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June 20, 1975 - Image 18

Resource type:
Text
Publication:
The Detroit Jewish News, 1975-06-20

Disclaimer: Computer generated plain text may have errors. Read more about this.

18 Friday, June 20, 1975

THE DETROIT JEWISH NEWS

Knesset Gets Government. Tax Reform Proposal

MIZRACHI
TOURS

JERUSALEM (JTA) —
The Israel government has
submitted its sweeping in-
come tax reform measures
to the Knesset.
Finance Minister Ye-
hoshua Rabinowitz said he
hoped the bills would be
speedily legislated so that
the reform could go into ef-
fect next month.
Basically the reform will

MAKE
RESERVATIONS

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HIGH HOLIDAYS
and FALL TRIPS

REDUCED PRICES

ASK FOR DETAILS

JERUSALEM
SOLIDARITY
CONFERENCE
July 18-21

2 3 1 2 5 Coolidge, Oak Park

Under the new system,

persons earning IL

3000
($500) would pay 25 per-

cent income

tax. Earnings
over IL 8500 ($1400) would
be taxed at a rate of 60 per-
cent.
Treasury experts predict
that 72 percent of wage-
earners and 51 percent of
self-employed persons will

PASSPORT
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mean that all income will
become taxable and privi-
leges, expenses and certain
exemptions will be abol-
ished.

Israel Devalues
Pound Again

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Fast Service
also Blow Ups from any snapshot all sixes up
to approx. 18 o 24 Black 8 White or Color

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JERUSALEM (JTA) —
The government announced
a two percent devaluation of
the Israel pound, the second
devaluation since last fall
when the pound was re-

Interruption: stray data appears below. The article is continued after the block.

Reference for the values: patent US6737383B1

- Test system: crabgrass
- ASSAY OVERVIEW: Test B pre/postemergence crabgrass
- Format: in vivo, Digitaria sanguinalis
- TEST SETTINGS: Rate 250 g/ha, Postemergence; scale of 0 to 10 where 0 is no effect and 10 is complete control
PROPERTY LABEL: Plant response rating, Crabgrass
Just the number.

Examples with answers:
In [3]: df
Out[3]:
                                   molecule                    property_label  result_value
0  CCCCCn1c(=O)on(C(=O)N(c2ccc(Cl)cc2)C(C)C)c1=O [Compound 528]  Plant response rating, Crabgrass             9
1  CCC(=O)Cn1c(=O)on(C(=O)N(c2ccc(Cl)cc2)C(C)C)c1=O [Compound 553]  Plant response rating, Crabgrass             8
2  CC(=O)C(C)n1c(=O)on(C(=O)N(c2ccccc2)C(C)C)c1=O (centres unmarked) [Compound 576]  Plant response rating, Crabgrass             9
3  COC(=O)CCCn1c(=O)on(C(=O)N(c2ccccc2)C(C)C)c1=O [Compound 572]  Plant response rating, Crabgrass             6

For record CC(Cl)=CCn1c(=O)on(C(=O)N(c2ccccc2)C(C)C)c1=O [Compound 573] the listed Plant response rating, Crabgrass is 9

duced in value by nearly 42
percent. It now stands at IL
6.12 to $1 compared to the
previous IL 6.
The announcement was
made after a special cabinet
meeting which heard Pre-
mier Yitzhak Rabin's report
on his trip to the U.S. and
discussed economic matters.
The cabinet also empow-
ered the finance minister
and the governor of the
Bank of Israel to announce
additonal devaluations of
two percent at any time pro-
vided that 30 days have
elapsed since the previous
devaluation.
The devaluation an-
nouncement confirmed ru-
mors here that the pound
was about to undergo a fur-
ther depreciation. It was, in
effect, an implementation of
a recommendation by
Moshe Sanbar, governor of
the bank of Israel. Sanbar,
however, had also proposed
that the pound be permitted
to "float" against all major
currencies.

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is pleased to announce

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C mmin194

three west sixteenth street



4Aull

new york, n. y. 10011

catkins

9 .1 5 2 5

March 25, 1975

Dear Friends:

Among its many-faceted programs, Young Israel has always looked
towards aiding in the development of various communities that
appear to have potential for the Orthodox Jewish family.

In this vein, we respectfully recommend a new condominium community
that is rising in the State of Florida to be known as "The Oaks, -
located on Stirling Road in Fort Lauderdale, Florida. This community —
now being completed — is directly across from the new Young Israel of
Hollywood.

The National Council of Young Israel endorses this new condominium
community as one that has great development potential for the Young
Israel family and for all Orthodox Jews.

We recommend that, for all persons contemplating a move to Florida,
either on a permanent basis or for a "second home," a visit to
"The Oaks" may prove to be quite beneficial to you. While there,
we suggest that you talk to the officers of the Young Israel of
Hollywood for further guidance and information.
Respectfully,

HERMAN ) ROSENBAUM